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Reply to "What's the benefits/risks with keeping a player back a school year?"

(Just my opinion. In this area, one size definitely doesn't fit all.)

If a kid is succeeding academically and socially the reason for holding a kid back in eighth grade would be purely for athletic reasons. It is an undeniable truth that a kid will be bigger and stronger with that added year and gain the desired advantage in HS tryouts.

Conversely, the message conveyed is that athletics rule the roost; academics and social maturity issues are secondary. When the time comes to crack the academic whip in HS (when girls, driving, long showers , and other issues arise) which virtually all kids require, what will be the new message conveyed?  Will the kid understand that the multi-month test prep is far more important than athletics? 

Andecdotal evidence doesn't really prove any general principle, but the kids I knew from who were held back (strictly for the sports advantage) did play their sport(s) in HS and most were advantaged by the hold back (as strictly defined by sport performance). None played beyond HS; and none caught fire academically in HS. AND, their peers who moved on to HS in normal time, left their former peers to repeat that middle school grade. New friends I'm sure we're made by both groups.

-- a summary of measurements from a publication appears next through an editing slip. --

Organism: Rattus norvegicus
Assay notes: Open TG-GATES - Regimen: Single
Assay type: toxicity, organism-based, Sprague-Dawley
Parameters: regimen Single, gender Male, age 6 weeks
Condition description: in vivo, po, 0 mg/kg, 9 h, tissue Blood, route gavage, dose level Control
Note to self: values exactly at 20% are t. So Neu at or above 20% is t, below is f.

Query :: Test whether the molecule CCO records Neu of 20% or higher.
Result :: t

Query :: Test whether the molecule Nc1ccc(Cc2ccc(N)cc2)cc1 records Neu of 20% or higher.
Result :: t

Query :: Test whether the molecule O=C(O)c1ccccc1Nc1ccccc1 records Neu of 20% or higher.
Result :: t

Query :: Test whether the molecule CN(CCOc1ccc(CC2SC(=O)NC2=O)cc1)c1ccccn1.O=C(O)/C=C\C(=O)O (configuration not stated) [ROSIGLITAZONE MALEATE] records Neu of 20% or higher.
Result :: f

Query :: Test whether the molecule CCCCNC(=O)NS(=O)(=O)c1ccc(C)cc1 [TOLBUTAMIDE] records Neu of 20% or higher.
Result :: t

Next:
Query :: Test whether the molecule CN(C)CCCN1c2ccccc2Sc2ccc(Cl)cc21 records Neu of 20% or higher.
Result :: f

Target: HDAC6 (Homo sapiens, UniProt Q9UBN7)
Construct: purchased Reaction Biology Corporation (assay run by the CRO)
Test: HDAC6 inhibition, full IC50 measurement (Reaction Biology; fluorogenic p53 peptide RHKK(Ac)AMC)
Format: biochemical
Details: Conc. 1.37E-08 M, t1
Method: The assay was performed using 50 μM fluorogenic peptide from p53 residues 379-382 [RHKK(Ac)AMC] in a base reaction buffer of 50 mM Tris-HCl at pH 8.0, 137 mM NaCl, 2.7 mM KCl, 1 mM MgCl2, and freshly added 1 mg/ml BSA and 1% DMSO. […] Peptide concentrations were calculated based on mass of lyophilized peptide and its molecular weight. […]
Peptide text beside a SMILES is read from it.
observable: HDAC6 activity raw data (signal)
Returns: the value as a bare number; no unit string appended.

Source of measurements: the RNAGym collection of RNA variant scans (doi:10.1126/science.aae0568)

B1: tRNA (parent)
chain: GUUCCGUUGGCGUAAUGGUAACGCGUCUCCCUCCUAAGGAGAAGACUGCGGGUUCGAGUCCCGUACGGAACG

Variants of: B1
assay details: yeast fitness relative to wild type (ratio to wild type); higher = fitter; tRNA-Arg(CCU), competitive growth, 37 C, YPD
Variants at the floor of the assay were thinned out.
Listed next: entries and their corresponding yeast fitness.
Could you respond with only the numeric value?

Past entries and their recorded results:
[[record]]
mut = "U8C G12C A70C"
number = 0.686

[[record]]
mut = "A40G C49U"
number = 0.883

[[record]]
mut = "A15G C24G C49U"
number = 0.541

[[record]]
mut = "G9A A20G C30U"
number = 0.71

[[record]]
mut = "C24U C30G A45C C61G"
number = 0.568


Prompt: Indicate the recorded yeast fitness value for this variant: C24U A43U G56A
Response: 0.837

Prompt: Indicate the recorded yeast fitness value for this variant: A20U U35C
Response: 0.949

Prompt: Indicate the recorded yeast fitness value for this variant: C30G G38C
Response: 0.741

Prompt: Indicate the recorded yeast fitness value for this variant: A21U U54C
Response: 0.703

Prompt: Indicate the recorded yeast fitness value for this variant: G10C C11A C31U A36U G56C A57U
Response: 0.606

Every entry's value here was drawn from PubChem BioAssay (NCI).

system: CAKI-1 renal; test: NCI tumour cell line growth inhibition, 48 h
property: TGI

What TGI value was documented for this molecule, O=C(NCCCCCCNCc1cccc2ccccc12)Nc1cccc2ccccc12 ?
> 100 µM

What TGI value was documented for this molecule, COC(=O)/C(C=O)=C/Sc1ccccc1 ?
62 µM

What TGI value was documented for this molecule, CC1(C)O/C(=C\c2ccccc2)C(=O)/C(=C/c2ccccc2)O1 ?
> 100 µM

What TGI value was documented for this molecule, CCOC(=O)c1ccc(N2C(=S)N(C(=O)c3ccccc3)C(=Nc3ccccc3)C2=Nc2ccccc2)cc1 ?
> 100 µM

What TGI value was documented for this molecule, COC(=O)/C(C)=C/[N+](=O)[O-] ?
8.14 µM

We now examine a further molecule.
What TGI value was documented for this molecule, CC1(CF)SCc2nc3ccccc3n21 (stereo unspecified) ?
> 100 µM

College coaches do look less at projection and more to immediate potential impact; pro ball looks more at projections. Take that for what is is.

I wish I had the crystal ball which is needed to choose which path is better. Just understand the advantages and disadvantages in holding a kid back for purely athletic reasons. I'd add that if a kid is struggling academically, diagnosing the reason early and aggressively addressing it is far more preferable then believing a repeat of material from eighth grade will improve academic performance.

 

 

Last edited by Goosegg
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